Its great stuff for keeping levels low but cannot survive in high phos concentrations.
Use phosphate Remover to get the levels down and then the chaeto can kick in.
I am using a phosphate remover. Maybe there is too little phosphate?
 

jacquesb

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Hi Galibore - I am nearly sure that you perhaps have TOO little phosphates in your tank to keep the chaetomorpha alive.... perhaps stop with the phosphate remover for a while, and test this theory and see?

You don't suffer from hair algae in the tank, do you?

I'm going to give it a try. If I have an outbreak then I'll start again.
 
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Broder

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I tested the phosphate levels in my tanks with the Red Sea test kit last night andthey both register 0. Strage because I also tested the NSW I collected on sunday and that gave a reading of about 0.05ppm.

So the question is, why do I still have algae in my tank if there is nothing feeding it?
 

jacquesb

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Hi MudShark - have a look at WHERE the algae is attached to - is it growing on your sand? OR on your live rock?

This could be a case of two things -
1) the nuisance algae IN your tank is using up the phosphates, not leaving enough for the chaetomorpha to grow
2) you have the exact same problem I have/had, which is: you might have detritus locked INSIDE your live rock, which is releasing small amounts of phosphates/nitrates, and is acting like a fertilizer for the nuisance algae to grow

IF you are suffering from the 2nd option - then my suggestion would be to take one by one rock out of your tank, put in a small seperate tank, with ONLY a power-head for circulation - leave this tank/rock in a dark place for ie 2 weeks, and then place it back into your main display tank.... This process is a sub-set of "cooking" your live-rock (a shortened version)....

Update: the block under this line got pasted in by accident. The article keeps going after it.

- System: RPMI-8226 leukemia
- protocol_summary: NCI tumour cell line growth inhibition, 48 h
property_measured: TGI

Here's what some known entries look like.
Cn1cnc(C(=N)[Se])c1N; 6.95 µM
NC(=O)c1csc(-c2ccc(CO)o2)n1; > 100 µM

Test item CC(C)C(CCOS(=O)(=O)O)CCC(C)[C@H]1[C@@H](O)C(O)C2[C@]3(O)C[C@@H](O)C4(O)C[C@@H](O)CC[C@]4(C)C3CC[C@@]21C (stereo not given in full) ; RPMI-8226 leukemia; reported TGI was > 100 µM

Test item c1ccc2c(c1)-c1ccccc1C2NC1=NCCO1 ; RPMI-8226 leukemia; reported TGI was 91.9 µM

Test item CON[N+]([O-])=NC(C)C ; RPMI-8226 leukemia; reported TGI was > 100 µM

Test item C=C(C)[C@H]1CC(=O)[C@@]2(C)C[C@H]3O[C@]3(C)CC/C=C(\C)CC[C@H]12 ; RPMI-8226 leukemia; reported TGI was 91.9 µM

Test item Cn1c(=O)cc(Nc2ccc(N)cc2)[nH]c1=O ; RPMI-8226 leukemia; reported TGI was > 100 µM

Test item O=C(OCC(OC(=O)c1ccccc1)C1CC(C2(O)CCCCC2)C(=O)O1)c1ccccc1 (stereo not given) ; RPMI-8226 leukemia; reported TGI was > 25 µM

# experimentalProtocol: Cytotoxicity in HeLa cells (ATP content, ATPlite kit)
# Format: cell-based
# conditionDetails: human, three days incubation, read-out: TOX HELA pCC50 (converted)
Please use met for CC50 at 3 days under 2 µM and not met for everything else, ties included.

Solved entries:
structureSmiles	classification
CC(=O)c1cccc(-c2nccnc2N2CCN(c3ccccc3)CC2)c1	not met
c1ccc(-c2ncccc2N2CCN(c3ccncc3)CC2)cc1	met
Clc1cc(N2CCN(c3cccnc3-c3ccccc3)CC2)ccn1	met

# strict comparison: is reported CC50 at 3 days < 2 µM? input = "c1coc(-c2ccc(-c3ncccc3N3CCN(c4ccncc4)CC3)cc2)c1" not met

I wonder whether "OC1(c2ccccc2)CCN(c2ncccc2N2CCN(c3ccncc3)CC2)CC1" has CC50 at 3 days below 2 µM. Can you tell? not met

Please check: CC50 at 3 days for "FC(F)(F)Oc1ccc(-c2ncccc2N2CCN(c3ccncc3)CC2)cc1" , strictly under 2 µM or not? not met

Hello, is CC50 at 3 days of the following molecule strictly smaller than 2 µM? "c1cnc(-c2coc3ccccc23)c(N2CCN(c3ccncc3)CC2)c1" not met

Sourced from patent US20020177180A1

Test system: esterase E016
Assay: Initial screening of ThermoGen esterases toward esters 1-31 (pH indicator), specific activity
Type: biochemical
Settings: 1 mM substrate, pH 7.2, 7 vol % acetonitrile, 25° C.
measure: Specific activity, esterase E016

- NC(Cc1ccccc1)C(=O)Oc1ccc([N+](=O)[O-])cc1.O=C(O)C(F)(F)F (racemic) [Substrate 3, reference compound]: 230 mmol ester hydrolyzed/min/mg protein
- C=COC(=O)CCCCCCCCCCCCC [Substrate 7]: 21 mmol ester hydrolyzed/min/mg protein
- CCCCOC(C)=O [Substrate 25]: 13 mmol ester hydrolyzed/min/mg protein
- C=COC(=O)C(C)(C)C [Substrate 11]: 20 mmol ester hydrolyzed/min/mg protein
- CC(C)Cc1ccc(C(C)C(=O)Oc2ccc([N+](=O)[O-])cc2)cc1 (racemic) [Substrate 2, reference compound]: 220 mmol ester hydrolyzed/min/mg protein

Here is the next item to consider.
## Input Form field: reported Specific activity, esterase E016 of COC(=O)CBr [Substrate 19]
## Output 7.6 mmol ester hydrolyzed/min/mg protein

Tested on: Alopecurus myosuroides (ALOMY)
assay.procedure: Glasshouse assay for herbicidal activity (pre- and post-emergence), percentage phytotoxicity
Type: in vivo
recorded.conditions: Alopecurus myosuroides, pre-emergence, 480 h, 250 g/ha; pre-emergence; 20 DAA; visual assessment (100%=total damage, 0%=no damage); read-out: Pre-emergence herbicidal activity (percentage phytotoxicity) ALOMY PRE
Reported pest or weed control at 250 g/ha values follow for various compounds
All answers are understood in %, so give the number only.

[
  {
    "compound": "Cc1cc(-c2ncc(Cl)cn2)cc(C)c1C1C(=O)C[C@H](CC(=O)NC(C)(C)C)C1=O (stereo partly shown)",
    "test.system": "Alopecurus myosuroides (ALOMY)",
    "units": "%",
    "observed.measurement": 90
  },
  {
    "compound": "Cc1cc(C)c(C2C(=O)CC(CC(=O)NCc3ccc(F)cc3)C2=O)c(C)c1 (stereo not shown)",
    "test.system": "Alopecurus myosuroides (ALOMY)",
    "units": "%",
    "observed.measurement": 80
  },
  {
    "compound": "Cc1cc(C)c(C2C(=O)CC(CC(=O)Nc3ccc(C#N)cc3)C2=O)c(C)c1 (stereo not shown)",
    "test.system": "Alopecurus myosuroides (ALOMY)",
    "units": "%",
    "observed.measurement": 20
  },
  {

jacquesb

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Hi MudShark - in answer of your first question in your last post: Yes - this has (and still am - I am still busy doing it - I have +-80kg's of live rock - I have done +-20kg's already) definitely worked for me.

Also - in answer to your main question - IF you have enough fish to feed, and have to feed often / a lot (AND you have a HUGE skimmer to remove a LOT of the crap), then YES - you can indeed use both together.

The opposite would be true too, of course - not many fish, not feeding a lot, then NO - don't use both together.
 
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hey mudshark

I'm using both phosreactor and cheato, my cheato didn't grow well for the first few months,then it started growing again,this was a sign that i must clean my reactor and place new media in. After i added new media, my cheto stopped growing,and cheato consumes nitrate and phos if I'm correctly.
 
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o ja and i'm doing the dark LR in bucket that jauqesb said, hopefully this will work for me too.
 

Mike

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Jacques/Lanzo,
Putting one or two pieces of liverock in to a large container with boiling r/o helps, and is a lot quicker, i has some hydroids on a couple of my rocks, removed them and dunked them, seemed to work, the only thing is, the rock goes white and stands out a bit for a few weeks, but well worth the effort to get rid of nasties.